Cosmetic surgery: What to know beforehand
Cosmetic surgery, or plastic surgery, might seem like the easiest way to shave years off your appearance or improve your physique. If you're not satisfied with your appearance, cosmetic surgery may help you not only to look better, but also to feel better. As with any surgery, though, cosmetic surgery has risks and limitations. Here's what you need to know if you're considering cosmetic surgery.
Factors to consider
Cosmetic surgery changes your appearance by altering parts of your body that function normally but don't look the way you want. Before you proceed with cosmetic surgery, consider:
- Your expectations. Anticipate improvement, not perfection. If you expect cosmetic surgery to turn you into a movie star, you're bound to be disappointed. Don't count on surgery to save a rocky relationship, gain a promotion or improve your social life.
- Expense. Cosmetic surgery isn't covered by most health insurance plans. The cost varies depending on the procedure, ranging from hundreds to thousands of dollars. Also consider the cost of any follow-up care or additional corrective procedures.
- Risks. Dissatisfaction is possible after any type of cosmetic surgery. Surgical complications are possible, too — including excessive bleeding or infection at the surgical site.
- Recovery. After cosmetic surgery, you may need days, weeks or even months to recover. Understand the physical effects that may be part of your recovery, as well as how the surgery may affect aspects of your personal and professional life.
- Psychological changes. Your self-esteem might improve after cosmetic surgery, but cosmetic surgery isn't likely to relieve depression or other mental health conditions.
Finding a qualified cosmetic surgeon
If you decide to pursue cosmetic surgery, you'll probably have your choice of cosmetic surgeons. Choose one who specializes in the procedure you'd like to have done and is certified in the specialty by a board recognized by the American Board of Medical Specialties, such as the American Board of Plastic Surgery or the American Board of Facial Plastic and Reconstructive Surgery. Beware of misleading certifications from unrecognized or self-designated boards.
If you'll be having a procedure that requires general anesthesia, be sure that the operating facility has been accredited by a national- or state-recognized accrediting agency, such as The Joint Commission, or is licensed by the state in which the facility is located.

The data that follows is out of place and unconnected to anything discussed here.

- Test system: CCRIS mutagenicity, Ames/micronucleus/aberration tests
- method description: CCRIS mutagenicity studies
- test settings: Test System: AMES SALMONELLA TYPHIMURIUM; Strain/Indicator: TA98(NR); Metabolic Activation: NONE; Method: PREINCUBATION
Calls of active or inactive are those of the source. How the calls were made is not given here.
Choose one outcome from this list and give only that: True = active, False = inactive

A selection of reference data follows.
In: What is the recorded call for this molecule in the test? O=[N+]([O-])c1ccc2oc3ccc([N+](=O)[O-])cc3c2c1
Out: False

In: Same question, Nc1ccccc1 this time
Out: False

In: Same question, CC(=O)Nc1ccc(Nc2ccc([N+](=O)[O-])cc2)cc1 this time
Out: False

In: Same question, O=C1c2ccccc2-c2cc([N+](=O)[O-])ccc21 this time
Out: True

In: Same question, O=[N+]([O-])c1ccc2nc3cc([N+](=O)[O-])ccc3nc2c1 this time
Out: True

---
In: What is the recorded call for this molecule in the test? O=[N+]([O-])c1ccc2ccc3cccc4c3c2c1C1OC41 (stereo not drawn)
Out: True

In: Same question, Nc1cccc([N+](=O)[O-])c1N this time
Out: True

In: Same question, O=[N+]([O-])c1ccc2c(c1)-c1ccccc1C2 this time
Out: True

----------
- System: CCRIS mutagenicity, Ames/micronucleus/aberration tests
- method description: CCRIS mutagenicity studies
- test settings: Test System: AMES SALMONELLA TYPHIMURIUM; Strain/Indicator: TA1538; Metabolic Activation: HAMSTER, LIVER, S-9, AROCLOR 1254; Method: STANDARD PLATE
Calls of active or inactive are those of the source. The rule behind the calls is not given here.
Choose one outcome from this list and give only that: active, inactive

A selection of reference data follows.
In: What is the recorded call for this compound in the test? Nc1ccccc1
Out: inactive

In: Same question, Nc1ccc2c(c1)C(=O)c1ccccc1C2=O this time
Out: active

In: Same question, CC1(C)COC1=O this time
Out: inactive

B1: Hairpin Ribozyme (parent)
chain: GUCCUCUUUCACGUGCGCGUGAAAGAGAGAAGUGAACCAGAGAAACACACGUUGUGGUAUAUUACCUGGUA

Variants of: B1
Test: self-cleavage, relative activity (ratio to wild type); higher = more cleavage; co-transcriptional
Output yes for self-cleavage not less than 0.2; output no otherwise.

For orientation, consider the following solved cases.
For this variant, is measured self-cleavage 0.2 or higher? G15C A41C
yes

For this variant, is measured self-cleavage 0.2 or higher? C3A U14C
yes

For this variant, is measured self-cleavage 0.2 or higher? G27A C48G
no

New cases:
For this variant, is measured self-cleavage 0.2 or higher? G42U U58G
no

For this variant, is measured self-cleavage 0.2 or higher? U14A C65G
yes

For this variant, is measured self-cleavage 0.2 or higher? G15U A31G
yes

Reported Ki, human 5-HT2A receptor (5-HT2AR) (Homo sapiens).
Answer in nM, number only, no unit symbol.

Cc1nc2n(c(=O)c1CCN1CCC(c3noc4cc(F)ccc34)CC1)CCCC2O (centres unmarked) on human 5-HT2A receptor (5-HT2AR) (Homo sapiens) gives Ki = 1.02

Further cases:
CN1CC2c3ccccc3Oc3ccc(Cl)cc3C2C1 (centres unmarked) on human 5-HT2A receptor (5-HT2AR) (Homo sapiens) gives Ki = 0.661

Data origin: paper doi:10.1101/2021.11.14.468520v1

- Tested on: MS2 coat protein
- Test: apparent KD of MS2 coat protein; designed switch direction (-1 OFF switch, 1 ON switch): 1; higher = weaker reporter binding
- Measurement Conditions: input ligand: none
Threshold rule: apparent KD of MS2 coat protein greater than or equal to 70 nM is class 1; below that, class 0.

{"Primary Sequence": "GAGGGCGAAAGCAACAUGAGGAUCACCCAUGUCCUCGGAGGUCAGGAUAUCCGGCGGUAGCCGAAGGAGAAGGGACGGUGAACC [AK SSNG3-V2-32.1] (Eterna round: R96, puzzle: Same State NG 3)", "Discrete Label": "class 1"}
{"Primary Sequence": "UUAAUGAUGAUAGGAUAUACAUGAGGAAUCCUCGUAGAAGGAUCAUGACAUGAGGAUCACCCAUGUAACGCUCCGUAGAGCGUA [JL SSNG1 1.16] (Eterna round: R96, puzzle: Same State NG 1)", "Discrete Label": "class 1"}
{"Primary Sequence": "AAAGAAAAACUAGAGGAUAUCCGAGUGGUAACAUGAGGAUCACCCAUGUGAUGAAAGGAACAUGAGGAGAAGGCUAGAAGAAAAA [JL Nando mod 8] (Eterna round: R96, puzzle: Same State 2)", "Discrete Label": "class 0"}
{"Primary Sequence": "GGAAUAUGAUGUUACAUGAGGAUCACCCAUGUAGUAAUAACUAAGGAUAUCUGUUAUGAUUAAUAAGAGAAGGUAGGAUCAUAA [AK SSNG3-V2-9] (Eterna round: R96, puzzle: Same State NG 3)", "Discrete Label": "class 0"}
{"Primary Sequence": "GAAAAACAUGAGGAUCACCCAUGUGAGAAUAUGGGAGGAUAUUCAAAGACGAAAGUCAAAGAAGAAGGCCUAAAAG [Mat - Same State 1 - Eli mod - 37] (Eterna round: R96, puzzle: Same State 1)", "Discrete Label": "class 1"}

It's also important to remember that not all referrals are equal. Seek recommendations from people you trust, such as your family doctor or a friend who's had a successful procedure. If you call a hospital to ask for a recommendation, you might simply be referred to the next cosmetic surgeon on a revolving list.
Meeting your surgeon
When you've narrowed your choice of surgeons, schedule a consultation — or multiple consultations with different surgeons. The surgeon will evaluate the part of your body that you want treated, and you'll share your medical history, list any medications you're taking, and discuss your desires and expectations. During the initial consultation, ask the surgeon:
- Am I a good candidate for this procedure? Why or why not?
- Are there treatments other than surgery that might work just as well or better for me?
- How many times have you done this procedure? What were the results?
- Can you share photos or diagrams to help me understand the procedure and the expected results?
- Can the desired effect be accomplished in one procedure, or do you anticipate multiple procedures?
- What are the specific surgical options? What are the pros and cons for each?
- What type of anesthetic will be used? How will it affect me?
- Will I be hospitalized? If so, for how long?
- What are the possible complications?
- How will my progress be monitored after surgery? What follow-up care will I receive?
- How much will the procedure cost?
- How often is "touch-up" surgery needed? Is it covered in the cost estimate?
The closer you work with your surgeon to establish specific, measurable and achievable goals before surgery, the more likely you are to be satisfied with the results. Remember, though, even if you've done your homework and found a surgeon you like — at a price you can afford — the decision to pursue cosmetic surgery is yours and yours alone. Make sure you're absolutely comfortable with the surgeon and committed to your treatment choices.
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